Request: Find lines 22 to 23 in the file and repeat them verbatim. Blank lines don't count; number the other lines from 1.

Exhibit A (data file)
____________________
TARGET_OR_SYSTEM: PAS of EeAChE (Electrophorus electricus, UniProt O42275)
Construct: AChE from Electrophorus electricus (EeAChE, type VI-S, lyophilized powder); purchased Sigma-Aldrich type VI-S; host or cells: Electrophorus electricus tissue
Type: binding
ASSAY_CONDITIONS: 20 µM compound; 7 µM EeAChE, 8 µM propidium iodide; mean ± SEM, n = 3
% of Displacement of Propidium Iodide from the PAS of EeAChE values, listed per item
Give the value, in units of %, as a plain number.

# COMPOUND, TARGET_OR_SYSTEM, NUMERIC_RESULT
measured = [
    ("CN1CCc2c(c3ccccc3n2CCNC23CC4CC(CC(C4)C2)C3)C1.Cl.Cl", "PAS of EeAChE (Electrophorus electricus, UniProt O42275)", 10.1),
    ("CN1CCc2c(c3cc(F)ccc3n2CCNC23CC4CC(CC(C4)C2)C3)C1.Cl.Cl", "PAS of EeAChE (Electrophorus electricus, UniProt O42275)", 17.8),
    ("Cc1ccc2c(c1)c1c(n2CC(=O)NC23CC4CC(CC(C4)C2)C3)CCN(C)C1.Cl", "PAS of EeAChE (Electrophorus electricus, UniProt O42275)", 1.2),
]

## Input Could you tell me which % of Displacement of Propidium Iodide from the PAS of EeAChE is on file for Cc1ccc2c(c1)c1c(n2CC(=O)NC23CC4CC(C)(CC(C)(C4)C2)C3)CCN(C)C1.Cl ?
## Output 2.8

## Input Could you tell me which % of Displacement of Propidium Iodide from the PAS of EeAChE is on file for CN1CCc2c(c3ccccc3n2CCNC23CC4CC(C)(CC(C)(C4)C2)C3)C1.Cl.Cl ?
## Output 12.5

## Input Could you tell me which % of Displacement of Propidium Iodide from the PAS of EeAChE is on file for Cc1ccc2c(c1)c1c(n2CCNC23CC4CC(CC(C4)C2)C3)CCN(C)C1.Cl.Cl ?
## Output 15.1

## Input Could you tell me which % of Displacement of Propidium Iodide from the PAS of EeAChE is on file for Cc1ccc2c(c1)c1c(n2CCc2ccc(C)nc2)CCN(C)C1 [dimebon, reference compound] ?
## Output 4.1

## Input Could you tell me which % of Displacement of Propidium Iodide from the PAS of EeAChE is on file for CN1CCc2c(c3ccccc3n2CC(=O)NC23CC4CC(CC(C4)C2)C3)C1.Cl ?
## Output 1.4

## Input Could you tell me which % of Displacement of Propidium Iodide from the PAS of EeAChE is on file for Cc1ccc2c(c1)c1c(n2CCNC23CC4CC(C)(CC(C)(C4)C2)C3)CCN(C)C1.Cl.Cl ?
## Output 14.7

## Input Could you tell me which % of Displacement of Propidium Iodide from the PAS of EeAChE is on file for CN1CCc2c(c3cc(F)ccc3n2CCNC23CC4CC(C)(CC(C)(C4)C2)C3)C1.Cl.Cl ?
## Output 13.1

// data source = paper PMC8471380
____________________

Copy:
## Output 1.4

## Input Could you tell me which % of Displacement of Propidium Iodide from the PAS of EeAChE is on file for Cc1ccc2c(c1)c1c(n2CCNC23CC4CC(C)(CC(C)(C4)C2)C3)CCN(C)C1.Cl.Cl ?